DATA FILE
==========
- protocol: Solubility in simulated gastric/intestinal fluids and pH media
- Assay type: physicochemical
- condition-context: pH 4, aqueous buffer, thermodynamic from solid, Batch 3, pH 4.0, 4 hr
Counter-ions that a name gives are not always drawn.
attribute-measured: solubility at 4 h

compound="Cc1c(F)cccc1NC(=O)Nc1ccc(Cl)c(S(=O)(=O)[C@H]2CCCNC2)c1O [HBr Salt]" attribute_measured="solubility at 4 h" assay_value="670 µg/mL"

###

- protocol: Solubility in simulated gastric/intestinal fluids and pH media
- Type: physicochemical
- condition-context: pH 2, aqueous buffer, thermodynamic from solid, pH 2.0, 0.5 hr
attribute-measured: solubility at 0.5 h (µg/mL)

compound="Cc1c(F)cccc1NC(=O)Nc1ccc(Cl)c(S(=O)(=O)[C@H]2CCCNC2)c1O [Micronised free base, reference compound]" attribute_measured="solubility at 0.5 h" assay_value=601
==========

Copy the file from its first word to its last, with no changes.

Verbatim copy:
- protocol: Solubility in simulated gastric/intestinal fluids and pH media
- Assay type: physicochemical
- condition-context: pH 4, aqueous buffer, thermodynamic from solid, Batch 3, pH 4.0, 4 hr
Counter-ions that a name gives are not always drawn.
attribute-measured: solubility at 4 h

compound="Cc1c(F)cccc1NC(=O)Nc1ccc(Cl)c(S(=O)(=O)[C@H]2CCCNC2)c1O [HBr Salt]" attribute_measured="solubility at 4 h" assay_value="670 µg/mL"

###

- protocol: Solubility in simulated gastric/intestinal fluids and pH media
- Type: physicochemical
- condition-context: pH 2, aqueous buffer, thermodynamic from solid, pH 2.0, 0.5 hr
attribute-measured: solubility at 0.5 h (µg/mL)

compound="Cc1c(F)cccc1NC(=O)Nc1ccc(Cl)c(S(=O)(=O)[C@H]2CCCNC2)c1O [Micronised free base, reference compound]" attribute_measured="solubility at 0.5 h" assay_value=601